“I want to warn you about a specific danger that has become increasingly prevalent in the City of Los Angeles: raves.”
No, that’s not a quote from Portlandia or a College Humor sketch making fun of 90s culture, it’s part of a letter USC president C.L. Max Nikias sent out to students just yesterday. President Nikias’ letter continues: “Occasionally, these are held close to our campuses, often at the Coliseum or the Shrine, and they present serious risks to all who attend. Ecstasy, which is common at raves, produces a number of adverse reactions that may include disorientation, anxiety, paranoia, panic attacks and hallucinations.”
So does this mean raves are back en vogue amongst the college set? (And just when we’d sold off all our glow sticks and pacifiers.) Nope: More likely, this is an issue specific to USC, located on the outskirts of downtown L.A., which has arguably become the epicenter of U.S. rave culture. Los Angeles is home to several annual electronic music festivals, two of which drew national attention this past year when they took tragic turns. Last November, a USC student fell six stories from his freshman dorm after returning from a two-day rave at the Shrine Auditorium where he consumed marijuana and ecstasy. And last summer, a fifteen-year-old girl named Sasha Rodriguez died from ecstasy complications after attending the Electric Daisy Carnival (the nation’s biggest rave) at the Coliseum/Exposition Park.
The problem where USC (my own alma mater) is concerned is that the Shrine Auditorium and the Coliseum/Expo Park are practically on the USC campus — both spots are across the street USC-owned buildings. (The Coliseum is actually where SC football games are held.) For some students, walking to the Shrine or the Coliseum could literally take less time than walking to class. While USC is located in the middle of a major metropolitan city, the campus is actually pretty isolated and L.A.’s public transportation system is horrendous. If you don’t have a car, you’re pretty much limited to walking-distance events. And when those events happen to be two-day festivals drawing crowds in the hundreds of thousands instead of a TV-watching party with your anthropology class, chances are students will flock.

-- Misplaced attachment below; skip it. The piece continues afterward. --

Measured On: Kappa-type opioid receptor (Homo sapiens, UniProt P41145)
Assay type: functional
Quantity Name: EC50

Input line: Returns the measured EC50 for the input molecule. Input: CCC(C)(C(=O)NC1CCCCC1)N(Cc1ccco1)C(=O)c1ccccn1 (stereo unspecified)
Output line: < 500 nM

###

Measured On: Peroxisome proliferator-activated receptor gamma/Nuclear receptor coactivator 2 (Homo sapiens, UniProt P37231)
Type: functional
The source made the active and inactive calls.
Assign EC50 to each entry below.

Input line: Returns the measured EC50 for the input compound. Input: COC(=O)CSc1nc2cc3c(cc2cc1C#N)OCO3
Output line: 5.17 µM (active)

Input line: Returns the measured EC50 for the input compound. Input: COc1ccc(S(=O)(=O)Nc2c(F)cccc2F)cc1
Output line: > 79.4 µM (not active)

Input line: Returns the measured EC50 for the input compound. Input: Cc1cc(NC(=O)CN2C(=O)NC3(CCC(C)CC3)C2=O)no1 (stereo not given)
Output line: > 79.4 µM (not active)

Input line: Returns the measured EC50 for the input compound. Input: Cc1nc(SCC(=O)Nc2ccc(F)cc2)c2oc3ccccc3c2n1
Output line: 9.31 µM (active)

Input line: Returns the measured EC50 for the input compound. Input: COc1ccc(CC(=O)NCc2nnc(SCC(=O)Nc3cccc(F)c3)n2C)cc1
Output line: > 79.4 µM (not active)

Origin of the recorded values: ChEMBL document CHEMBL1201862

Less than a month ago, the Coliseum held a 45,000-person NYE rave, which was declared a success because only (only) 17 people were hospitalized. The Coliseum Commission will meet next week to decide whether or not to bring back The Electric Daisy Carnival, which was attended by 185,000 people last year. EDC founder Pasquale Rotella released this statement in response to President Nikias’ letter:
“Students can walk to our events that combine every aspect of the performing arts, including dance, music, art, costumes, lighting, and production design. Insomniacâ€™s events aim to cultivate and enrich the human mind and spirit through the arts — a goal that is perfectly in tune with USCâ€™s own mission statement.”
The problem is that “enrichment of the human mind through the arts” is so much more awesome when you’re on ecstasy. Especially if you can stumble back to school in time for study group.